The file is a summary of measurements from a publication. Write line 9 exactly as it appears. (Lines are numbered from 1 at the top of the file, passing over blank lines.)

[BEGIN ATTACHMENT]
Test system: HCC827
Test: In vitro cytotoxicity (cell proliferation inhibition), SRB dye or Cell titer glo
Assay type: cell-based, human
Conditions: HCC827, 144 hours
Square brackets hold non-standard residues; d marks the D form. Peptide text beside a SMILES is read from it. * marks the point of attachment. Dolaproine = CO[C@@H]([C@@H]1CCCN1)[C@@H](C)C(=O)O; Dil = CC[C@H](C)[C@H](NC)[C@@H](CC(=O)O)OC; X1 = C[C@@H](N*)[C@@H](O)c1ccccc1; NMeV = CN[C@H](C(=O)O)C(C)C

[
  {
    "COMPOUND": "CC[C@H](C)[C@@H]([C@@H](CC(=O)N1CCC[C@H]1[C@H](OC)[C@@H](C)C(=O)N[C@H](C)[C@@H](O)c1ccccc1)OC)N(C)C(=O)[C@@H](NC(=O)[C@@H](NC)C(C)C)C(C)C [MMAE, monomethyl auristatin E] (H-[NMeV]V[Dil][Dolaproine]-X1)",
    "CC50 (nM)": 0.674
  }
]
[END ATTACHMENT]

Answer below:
    "CC50 (nM)": 0.674